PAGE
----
In the automatic mode the portable automatic screed raises the screed tool and moves it to a forward position. The portable automatic screed then lowers the screed under electronic control, as indicated at 140. The screed the makes a path by moving the screed tool to the rear as indicated at 145. At the end of the path, the screed checks to see if the screed tool is on grade at the preselected level for the complete path as indicated at 150. If the screed tool was not on grade for the entire path, then the screed returns to the step indicated at 140 and prepares for and makes another pass. After the screed tool remains on grade at the predetermined level for the entire pass, the screed automatically goes into the park condition by raising the screed tool to a fully raised position and shutting off the controller as indicated at 155 in
With the electronic controller turned off, the operator manually rotates the tires from the stowed position into a deployed position, “park” position contacting the ground. By forcing the tires slightly past a vertical center, the wheel support arms will rotate into a locked position, as indicated at 126. In the park condition, the center of mass for the portable screed 10 is very near the center of the wheels. With the wheels in the “park” position, the operator can raise the rear leveling actuator in the manual mode, as indicated at 127. It is to be noted that the manual switches of the controller 70 can be made to override the automatic mode so that a user can adjust a level or turn off the screed at any time. With the tires in the locked position and the rear leveling actuator raised, the user applies minor downward force on the transport handles 280 to raise the front end of the portable automatic screed, as indicated at 128. Only minor force is required because the screed is configured to have its center of mass only slightly forward of transport wheels. Then the screed can be easily wheeled to the location of the next run while applying the downward force. In another embodiment of the present invention, the wheels might be self propelled.
Once the screed is in position for the next run, the operator rotates the tires out of the work area, as indicated at 133 in
It is to be noted that the portable automatic screed of the present invention could alternatively be configured to have the center of gravity located rearward of the center of the transport wheels when the screed is in the park condition. In this case a user would have to apply an upward force to the transport handles 280 to balance the screed and to keep it from tipping rearwardly during the transport from one location to another. In this case, instead of the rear leveling actuator being retracted, the front leveling actuators would need to be retracted and the self leveling would be primarily effectuated by actuation of the front leveling actuators. It is to be understood that with a center of mass located rearwardly of the center of the transport wheels, the portable screed would handle much more like a wheel barrow during transport. However this configuration may also require the user to support the screed for a period before the carriage reaches a rearmost position. Alternatively, the rear leveling actuator may be positioned so that it is always rearward of the center of gravity so that the user only needs to apply upward force when the rear leveling actuator is manually retracted. In any case, it is to be understood that only a minor force will be required to keep the screed balanced in the “park” position so that movement of the screed may be easily performed and is facilitated by rolling of the transport wheels.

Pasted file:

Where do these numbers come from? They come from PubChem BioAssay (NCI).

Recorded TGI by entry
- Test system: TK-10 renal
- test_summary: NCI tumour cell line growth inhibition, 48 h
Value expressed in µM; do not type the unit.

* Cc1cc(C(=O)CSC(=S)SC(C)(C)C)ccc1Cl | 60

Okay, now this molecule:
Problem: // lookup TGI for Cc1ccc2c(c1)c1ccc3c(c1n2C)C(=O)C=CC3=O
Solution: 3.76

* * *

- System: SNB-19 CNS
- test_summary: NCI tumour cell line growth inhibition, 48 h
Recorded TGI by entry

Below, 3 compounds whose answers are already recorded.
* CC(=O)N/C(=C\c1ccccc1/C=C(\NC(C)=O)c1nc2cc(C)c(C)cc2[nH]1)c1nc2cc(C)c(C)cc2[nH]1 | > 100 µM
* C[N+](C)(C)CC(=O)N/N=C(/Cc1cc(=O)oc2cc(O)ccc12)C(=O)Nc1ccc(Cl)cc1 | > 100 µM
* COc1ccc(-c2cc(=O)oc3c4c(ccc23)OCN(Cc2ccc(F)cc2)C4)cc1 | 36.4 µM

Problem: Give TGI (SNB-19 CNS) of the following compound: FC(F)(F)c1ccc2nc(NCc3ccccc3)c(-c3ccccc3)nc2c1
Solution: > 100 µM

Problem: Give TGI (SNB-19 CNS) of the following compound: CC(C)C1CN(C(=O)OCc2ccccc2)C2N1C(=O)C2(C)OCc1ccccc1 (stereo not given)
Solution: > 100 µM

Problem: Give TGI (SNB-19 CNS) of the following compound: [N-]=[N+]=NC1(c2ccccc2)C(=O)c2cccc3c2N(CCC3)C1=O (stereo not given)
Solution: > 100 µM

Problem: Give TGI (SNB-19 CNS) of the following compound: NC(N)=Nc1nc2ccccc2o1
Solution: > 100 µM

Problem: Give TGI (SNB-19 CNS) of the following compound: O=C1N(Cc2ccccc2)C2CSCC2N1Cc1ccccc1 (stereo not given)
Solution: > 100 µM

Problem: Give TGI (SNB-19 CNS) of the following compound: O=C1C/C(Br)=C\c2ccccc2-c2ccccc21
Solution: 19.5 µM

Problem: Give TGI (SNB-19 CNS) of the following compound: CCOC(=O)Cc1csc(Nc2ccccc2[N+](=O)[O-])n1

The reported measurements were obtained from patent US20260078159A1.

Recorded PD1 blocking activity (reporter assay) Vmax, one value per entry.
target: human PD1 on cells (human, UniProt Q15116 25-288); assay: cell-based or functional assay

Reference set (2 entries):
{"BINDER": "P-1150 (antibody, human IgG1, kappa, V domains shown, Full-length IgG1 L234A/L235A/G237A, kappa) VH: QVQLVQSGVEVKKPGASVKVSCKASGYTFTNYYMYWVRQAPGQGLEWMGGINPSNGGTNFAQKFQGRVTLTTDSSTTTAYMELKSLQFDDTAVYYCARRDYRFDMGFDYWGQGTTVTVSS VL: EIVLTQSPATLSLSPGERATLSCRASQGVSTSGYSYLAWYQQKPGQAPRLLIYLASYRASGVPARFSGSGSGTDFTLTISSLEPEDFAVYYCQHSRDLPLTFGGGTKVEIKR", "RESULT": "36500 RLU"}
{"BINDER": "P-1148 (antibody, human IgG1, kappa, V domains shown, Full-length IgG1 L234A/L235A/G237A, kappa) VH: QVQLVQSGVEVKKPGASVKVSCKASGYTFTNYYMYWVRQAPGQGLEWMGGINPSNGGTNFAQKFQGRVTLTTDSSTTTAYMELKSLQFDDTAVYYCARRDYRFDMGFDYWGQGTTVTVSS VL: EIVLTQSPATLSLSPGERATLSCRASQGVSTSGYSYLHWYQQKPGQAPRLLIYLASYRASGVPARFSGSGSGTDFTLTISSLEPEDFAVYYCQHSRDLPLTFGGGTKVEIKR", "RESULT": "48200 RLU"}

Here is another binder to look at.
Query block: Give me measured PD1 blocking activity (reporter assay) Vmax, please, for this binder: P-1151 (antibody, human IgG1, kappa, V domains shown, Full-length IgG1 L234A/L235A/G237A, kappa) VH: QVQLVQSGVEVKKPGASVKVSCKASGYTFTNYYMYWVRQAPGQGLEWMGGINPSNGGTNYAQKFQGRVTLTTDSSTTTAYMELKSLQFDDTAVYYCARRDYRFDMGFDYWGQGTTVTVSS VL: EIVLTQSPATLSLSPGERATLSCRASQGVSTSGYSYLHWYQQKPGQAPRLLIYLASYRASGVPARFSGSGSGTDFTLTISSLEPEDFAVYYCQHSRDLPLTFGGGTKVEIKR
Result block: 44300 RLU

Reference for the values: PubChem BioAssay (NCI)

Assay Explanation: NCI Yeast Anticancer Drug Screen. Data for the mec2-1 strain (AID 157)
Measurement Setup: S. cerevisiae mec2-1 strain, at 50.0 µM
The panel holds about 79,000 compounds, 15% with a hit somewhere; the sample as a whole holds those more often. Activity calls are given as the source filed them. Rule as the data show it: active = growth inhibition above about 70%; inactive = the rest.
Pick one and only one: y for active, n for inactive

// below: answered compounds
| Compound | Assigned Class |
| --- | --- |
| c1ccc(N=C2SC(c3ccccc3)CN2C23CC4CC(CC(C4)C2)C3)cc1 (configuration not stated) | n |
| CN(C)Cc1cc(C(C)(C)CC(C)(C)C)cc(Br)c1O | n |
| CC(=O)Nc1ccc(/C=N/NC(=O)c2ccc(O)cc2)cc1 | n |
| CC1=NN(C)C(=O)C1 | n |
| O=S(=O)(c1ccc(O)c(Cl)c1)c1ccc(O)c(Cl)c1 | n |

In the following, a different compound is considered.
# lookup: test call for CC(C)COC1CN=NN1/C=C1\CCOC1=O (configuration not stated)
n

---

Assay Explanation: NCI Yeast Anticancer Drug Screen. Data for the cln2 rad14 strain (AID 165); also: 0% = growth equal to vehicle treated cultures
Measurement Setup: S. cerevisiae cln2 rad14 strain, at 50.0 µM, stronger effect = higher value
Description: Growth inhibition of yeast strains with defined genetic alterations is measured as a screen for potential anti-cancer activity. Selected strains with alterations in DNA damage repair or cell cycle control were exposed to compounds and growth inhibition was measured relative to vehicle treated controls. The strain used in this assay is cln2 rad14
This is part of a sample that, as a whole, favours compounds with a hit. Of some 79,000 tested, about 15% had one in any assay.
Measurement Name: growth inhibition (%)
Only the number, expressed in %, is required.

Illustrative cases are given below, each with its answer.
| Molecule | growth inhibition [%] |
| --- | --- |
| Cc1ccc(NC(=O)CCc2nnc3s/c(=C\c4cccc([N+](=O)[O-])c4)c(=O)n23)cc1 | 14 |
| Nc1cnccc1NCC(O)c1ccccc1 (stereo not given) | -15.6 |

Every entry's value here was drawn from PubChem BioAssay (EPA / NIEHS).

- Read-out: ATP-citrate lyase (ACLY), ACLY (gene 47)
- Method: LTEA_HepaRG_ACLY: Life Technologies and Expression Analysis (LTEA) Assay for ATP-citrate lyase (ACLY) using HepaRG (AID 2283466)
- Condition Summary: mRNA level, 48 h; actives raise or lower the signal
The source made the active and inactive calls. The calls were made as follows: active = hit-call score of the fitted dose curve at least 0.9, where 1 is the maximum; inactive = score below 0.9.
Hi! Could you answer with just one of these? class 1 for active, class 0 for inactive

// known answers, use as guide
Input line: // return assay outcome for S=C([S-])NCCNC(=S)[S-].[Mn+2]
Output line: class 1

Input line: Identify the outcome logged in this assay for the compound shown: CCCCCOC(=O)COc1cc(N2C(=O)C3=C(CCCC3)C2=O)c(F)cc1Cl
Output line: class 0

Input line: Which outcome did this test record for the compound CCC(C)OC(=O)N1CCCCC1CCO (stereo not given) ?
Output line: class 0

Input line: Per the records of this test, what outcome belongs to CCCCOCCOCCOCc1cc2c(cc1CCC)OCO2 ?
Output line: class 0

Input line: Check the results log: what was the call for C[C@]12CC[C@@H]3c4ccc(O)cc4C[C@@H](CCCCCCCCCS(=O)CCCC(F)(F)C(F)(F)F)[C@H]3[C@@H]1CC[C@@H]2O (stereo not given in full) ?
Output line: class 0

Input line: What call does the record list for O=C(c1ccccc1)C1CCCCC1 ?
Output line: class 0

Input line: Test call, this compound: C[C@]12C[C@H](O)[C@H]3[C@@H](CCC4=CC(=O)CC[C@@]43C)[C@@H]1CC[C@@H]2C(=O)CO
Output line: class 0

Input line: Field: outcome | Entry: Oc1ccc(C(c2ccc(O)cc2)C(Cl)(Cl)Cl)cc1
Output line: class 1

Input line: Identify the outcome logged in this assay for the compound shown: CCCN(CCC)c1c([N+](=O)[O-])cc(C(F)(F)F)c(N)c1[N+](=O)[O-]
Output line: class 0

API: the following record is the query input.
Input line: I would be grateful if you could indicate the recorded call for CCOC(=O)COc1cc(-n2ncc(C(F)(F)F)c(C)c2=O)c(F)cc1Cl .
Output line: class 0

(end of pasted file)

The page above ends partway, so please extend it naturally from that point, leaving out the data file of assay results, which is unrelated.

The embodiments and examples set forth herein are presented in order to best explain the present invention and its practical application and to thereby enable those of ordinary skill in the art to make and use the invention. However, those of ordinary skill in the art will recognize that the foregoing description and examples have been presented for the purpose of illustration and example only. The description as set forth se not intended to be exhaustive or to limit the invention to the precise form disclosed. Many modifications and variations are possible in light of the teachings above without departing from the spirit and scope of the invention.
While the invention has been described in connection with a preferred embodiment, it is not intended to limit the scope of the invention to the particular form set forth, but on the contrary, it is intended to cover such alternatives, modifications, and equivalents as may be included within the spirit and scope of the invention as defined by the appended claims.